Sunday, 12 March 2017

THE LEIGH SPENCE MOMENT: THE RING (1927)


24. “Now I’d like to see you lick that bloke who knocked you out at the fair… and get my two quid back!”



12/03/2017

Something that runs through my mind every so often is how, with the advances in sound technology in film production and in cinemas, the technology of making a “silent” film has been lost. True, silent films were never silent, usually having a musical accompaniment, but once actors were able to speak, there was no reason to get them to shut up again. Making a film that works only on its visual imagery has since been restricted to people that are more comedic, like Charlie Chaplin, Jacques Tati or Rowan Atkinson, or films deliberately made to be “silent,” like 2011’s “The Artist.”

However, Alfred Hitchcock, studied as much as Shakespeare because he is the nearest film has to its own Shakespeare, thought silent films were only missing, “the sound of people talking and the noises… But this slight imperfection did not warrant the major changes that sound brought in.” To Hitchcock, the purest form of cinema was the silent kind, and in all his films, any dialogue you do hear supports the visuals – turn down the sound on “Rear Window” (1954), “Vertigo” (1958), “Psycho” (1960), and the story will still be there.


Having said that, while Hitchcock had an uncredited role in shaping all the stories he filmed, there is only one film where he has sole credit for the script, including the original story. “The Ring” is the story of a fairground boxer, “One Round Jack” that is beaten by Bob Corby, a professional boxer in disguise, but is given the opportunity to become the professional’s sparring partner. As Jack works his way up the championship rankings, an affair develops between his girlfriend Mabel, later his wife, and Bob. Inevitably, Jack and Bob settle their differences in the ring, Jack winning after Mabel declares she wants to remain with him.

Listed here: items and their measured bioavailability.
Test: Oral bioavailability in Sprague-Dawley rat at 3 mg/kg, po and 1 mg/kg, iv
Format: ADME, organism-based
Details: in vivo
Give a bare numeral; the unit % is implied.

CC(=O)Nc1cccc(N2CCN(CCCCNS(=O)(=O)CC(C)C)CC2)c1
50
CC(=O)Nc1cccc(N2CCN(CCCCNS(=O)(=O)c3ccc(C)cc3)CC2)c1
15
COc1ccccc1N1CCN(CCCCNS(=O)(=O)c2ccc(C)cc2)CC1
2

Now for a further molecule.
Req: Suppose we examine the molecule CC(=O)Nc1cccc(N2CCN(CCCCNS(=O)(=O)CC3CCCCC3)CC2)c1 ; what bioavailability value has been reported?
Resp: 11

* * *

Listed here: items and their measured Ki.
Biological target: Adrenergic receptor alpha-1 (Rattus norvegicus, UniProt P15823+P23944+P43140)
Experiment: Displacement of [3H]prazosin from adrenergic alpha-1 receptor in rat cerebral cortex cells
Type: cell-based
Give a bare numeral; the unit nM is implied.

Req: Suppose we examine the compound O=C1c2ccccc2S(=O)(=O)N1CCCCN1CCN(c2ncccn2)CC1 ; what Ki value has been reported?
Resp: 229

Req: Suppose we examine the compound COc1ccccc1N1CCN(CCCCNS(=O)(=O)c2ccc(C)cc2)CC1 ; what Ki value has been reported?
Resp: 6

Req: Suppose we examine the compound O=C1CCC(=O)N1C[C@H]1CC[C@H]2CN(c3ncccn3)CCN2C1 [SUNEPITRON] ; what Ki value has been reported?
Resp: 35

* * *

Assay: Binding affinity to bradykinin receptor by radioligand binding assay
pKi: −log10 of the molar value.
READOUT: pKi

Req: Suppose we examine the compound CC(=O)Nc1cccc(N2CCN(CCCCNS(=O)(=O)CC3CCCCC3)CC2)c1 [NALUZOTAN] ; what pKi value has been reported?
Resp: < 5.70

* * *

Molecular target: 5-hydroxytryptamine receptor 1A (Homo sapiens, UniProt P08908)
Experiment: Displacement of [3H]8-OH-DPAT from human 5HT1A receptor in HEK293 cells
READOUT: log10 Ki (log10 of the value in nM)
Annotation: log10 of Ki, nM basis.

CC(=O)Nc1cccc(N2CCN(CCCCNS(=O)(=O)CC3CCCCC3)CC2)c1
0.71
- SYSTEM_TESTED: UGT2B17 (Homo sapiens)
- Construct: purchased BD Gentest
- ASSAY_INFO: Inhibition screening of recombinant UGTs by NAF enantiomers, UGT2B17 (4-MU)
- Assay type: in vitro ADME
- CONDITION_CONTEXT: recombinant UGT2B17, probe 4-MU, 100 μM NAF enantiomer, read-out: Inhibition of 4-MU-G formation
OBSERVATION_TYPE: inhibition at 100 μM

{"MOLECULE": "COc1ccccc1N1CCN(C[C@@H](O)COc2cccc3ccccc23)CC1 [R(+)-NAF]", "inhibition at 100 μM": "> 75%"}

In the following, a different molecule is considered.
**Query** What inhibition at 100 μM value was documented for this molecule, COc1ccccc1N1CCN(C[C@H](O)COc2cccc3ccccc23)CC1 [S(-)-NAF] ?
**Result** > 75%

Hitchcock uses rings as a motif on which to hang his story – the boxing ring, the wedding ring, and the ring formed by Jack, Bob and Mabel. There are only about seventy intertitles in a ninety-minute film, which is below average for the silent era, but I feel that could have been cut further, as jokes like, “This is to toast my success – and happiness…” followed by, “…but we won’t drink until the wife comes in,” weren’t really needed – I wonder if Hitchcock was obliged to keep some humour like this in for the benefit of his audience, but he was still only twenty-eight years old when he made “The Ring,” so he still had plenty of time to iron out his technique, in addition to playing with mirrors to make a match look like it was shot at the Royal Albert Hall.

When Hitchcock did make a film sound, with 1929’s “Blackmail,” he chose to use the sound as a tool, spreading it throughout the film, rather than only in the last twenty minutes, as he was originally asked to do. What delighted him was being able to hear the scraping of the blackmailer’s knife… as he ate breakfast. For some people, it really is the small things that count.

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